Equality Diversity and Inclusion in Dementia Care Practice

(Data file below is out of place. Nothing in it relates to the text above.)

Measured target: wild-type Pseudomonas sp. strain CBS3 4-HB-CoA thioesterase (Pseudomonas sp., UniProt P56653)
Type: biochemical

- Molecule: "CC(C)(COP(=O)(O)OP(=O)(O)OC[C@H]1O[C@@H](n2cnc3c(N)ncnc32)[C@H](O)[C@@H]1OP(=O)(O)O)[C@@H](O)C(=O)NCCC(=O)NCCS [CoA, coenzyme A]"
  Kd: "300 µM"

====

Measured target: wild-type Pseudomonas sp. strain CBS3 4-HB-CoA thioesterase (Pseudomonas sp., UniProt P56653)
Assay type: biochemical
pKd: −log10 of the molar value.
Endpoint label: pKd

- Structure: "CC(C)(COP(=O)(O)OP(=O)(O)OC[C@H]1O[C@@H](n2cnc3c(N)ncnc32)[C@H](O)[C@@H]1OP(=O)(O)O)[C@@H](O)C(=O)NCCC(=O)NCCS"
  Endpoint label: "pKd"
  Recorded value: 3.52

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4222-372 EQUALITY, DIVERSITY, AND INCLUSION IN DEMENTIA CARE PRACTICE. Outcome 1 Understand that each individual's experience of dementia is unique. 1.1 Because peoples heritage is part of their culture. The more you understand about it the more you understand the person and the reason they do some of the things they do. You have a heritage and it is why you were brought up with the beliefs and standards. You want people to respect that, so you should give the same respect. It’s also a part of history which has helped us evolve throughout this world. You may not like it or agree with it, but you should at least learn a bit about it before you make a decision and still respect it. 1.2 Younger people with dementia may have different needs to people aged over 65 requiring a different type of service or a response appropriate to their age. In general, younger people with dementia are more likely to: Be in work at the time of diagnosis, have dependent children, have heavy financial commitments such as paying a mortgage, have a rarer form of dementia with which professionals are less familiar, find it difficult to rationalise losing skills at such a young age, find it more difficult to access appropriate information and support. Much of the support for people with dementia comes from family and friends, who provide unpaid care. Younger people with dementia are more likely to have younger partners and family, who may be in work and/or education. This may mean that their friends and family are also less available to provide support for them. The specific needs of younger people with dementia have been recognised in the dementia strategies and plans in England (2009), Northern Ireland (2011) and Wales (2011). There is also reference made to younger people with dementia in the National Institute for Health and Clinical Excellence (NICE) guideline. 1.3 who have
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